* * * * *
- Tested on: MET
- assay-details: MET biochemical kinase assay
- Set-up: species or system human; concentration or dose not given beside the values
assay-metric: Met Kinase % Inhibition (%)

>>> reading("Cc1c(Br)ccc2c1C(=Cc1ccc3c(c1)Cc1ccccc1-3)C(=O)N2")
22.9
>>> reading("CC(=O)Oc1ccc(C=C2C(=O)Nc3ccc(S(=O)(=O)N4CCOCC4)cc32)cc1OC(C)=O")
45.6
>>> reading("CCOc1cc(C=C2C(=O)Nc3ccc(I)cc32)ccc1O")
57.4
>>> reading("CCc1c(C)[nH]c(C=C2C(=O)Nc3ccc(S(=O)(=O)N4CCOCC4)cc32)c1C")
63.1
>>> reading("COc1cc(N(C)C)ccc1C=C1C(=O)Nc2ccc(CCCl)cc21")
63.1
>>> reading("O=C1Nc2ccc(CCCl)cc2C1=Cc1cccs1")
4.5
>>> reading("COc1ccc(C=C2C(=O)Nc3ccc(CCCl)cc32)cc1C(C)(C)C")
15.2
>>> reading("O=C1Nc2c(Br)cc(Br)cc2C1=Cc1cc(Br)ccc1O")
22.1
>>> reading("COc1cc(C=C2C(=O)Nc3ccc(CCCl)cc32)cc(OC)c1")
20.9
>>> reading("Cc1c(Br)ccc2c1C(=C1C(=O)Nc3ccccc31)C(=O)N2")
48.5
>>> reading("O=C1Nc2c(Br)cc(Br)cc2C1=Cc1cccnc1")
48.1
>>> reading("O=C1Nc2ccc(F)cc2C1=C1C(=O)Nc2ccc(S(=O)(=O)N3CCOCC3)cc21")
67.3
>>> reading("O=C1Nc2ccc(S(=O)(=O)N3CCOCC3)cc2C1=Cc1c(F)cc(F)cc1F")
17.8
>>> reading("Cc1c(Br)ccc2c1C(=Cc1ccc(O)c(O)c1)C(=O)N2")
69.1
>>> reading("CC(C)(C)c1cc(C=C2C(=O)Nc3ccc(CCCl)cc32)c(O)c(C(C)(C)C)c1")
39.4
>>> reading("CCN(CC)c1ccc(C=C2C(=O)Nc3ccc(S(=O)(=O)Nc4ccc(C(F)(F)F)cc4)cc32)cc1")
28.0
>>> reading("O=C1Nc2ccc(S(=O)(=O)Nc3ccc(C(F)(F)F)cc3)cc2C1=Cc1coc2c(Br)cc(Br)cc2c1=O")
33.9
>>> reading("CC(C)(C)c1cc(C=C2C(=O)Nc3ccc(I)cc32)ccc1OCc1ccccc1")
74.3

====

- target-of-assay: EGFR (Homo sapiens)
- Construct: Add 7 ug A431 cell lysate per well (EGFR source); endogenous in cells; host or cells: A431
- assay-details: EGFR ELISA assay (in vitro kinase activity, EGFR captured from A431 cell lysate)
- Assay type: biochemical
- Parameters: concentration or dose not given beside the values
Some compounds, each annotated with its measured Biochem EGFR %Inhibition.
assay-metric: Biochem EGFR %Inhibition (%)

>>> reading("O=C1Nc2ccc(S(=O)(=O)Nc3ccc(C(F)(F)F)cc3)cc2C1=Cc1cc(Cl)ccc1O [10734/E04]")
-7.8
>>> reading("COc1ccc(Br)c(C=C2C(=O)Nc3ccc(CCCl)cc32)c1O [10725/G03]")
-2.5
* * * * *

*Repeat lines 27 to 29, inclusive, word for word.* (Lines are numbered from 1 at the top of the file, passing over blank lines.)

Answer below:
>>> reading("O=C1Nc2ccc(F)cc2C1=C1C(=O)Nc2ccc(S(=O)(=O)N3CCOCC3)cc21")
67.3
>>> reading("O=C1Nc2ccc(S(=O)(=O)N3CCOCC3)cc2C1=Cc1c(F)cc(F)cc1F")